Recently l was asked to speak about fair + little with elementary students K-5 at my local elementary school. This was a great opportunity to gently open up the conversation about "who made our clothes" with little people. When I think strategically about change that needs to happen in the fashion industry, my money is on this young generation. It's our responsibility to get them asking the right questions and sparking their curiosity. They can take it from there.
Objective: Spark curiosity in students by asking the following questions about the clothes we wear every day:
1. Where are they made?
2. How are they made?
3. What are they made of?
4. Who made them?
Supplies: Basket (kids love wondering what's inside) with a polyester shirt and a cotton shirt, cotton blossom (optional)
Time: 15-20 minutes
Ask for three volunteers who are wearing a jacket or layer that's easy to remove.
Find the "country of origin" tag in their clothing item. Locate this country on a map or globe. Find your current location. Help them make connections about the distance between these two places.
Ask if anyone knows what a "seam" is on clothing. Have the students identify the seams and hems on their clothing. Ask what is used to make this seam.
Ask: "There are two materials most commonly used to make clothes. What are they?" (cotton and polyester).
Ask: "Which one is a plant? Which one is man made?" If possible, bring a cotton blossom also to pass around. Pass around a cotton shirt and a polyester shirt and ask them to feel the difference.
Ask: "What are other materials that are used for clothing?"
Some materials are better than others for the planet. And materials can be made the right way or the wrong way: for example, cotton is a plant and uses a lot of pesticides to keep bugs away which is bad for the farmers and the land, but organic cotton doesn't use pesticides. However, all cotton uses a lot of water to grow.
Ask: "How many gallons of water do you think is used to make one t-shirt?" (713, or almost two hot tubs)
Ask: "Polyester is made of the same raw material as plastic, so what happens to it after it gets thrown away? How can we make our clothes last longer?"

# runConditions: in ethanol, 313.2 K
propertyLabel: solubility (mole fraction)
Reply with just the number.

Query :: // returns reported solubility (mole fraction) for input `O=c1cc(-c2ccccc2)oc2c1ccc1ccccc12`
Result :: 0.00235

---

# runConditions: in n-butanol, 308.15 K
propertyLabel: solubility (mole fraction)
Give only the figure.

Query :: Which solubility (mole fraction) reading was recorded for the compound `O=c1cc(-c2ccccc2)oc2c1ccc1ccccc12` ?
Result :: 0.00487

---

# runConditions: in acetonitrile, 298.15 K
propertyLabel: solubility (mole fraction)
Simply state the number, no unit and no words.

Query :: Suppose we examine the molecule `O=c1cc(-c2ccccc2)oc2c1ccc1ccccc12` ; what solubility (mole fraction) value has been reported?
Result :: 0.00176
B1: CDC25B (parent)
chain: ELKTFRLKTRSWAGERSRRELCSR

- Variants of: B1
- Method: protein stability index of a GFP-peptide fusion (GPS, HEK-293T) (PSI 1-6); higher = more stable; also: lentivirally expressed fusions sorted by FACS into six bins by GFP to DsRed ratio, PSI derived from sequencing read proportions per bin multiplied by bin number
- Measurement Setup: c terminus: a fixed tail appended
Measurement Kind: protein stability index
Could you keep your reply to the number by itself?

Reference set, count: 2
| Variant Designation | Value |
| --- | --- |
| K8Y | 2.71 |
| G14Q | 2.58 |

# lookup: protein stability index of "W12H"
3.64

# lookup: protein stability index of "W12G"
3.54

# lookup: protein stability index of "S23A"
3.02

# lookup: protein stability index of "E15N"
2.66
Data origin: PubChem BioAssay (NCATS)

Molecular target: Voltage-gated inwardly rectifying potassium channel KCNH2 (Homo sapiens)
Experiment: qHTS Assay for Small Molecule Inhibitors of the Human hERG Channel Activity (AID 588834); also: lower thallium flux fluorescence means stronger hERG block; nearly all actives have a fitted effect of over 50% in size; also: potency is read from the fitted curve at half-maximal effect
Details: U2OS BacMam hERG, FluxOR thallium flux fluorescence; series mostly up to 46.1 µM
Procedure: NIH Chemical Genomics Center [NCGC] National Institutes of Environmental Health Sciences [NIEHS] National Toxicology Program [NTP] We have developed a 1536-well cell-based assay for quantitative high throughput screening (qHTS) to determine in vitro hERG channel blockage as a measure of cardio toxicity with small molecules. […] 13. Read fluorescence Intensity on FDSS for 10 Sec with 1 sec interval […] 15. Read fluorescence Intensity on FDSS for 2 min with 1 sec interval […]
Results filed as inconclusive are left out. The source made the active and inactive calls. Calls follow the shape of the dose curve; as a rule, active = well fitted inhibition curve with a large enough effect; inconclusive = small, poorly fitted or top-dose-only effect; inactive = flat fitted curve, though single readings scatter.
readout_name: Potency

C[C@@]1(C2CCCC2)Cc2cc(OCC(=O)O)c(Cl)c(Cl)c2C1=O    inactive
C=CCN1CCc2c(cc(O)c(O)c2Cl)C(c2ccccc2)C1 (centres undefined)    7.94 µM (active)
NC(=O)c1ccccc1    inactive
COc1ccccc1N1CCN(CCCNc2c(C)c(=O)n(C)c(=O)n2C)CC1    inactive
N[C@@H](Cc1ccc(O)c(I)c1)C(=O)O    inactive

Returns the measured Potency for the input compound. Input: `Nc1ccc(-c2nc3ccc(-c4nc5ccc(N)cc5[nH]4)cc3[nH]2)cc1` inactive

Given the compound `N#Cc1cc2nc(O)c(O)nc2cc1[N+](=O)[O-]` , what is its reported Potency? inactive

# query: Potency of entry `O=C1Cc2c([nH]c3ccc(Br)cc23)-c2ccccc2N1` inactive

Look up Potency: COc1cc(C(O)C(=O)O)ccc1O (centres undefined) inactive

Ask: "What machine makes the seams in our clothes? Do those work machines work automatically?"
Sewing machines need operators to work them called garment workers. There are over 40 million garment workers in the world and 85% of them are women.
Unfortunately, these people are often paid very poorly and in unsafe working conditions. One factory in Bangladesh collapsed in 2013 killing over one thousand workers and injuring many more. Now, the workers there are asking for a little more money so they can pay for the things they need in life like shelter, food, education, and medical care.
Ask: "How much more money an hour do you think they are asking for?" (17 cents, which would make our basic clothes cost about $1 more)
At home, the students can pull out their favorite shirt. They can look at where it's made, how many seams are used to hold it together, what materials are used, and wonder who the person is that made it. If they want to know that the people who made their clothes were paid fairly and the planet was respected in the process, encourage them to keep asking these questions.
Want to involve your child in shopping responsibly? Check out this post.
Fair + little was born as a way to talk to children about who made their clothes. Here is a video of the treasure dress being made: https://www.youtube.com/watch?v=1fGh5_9_ge0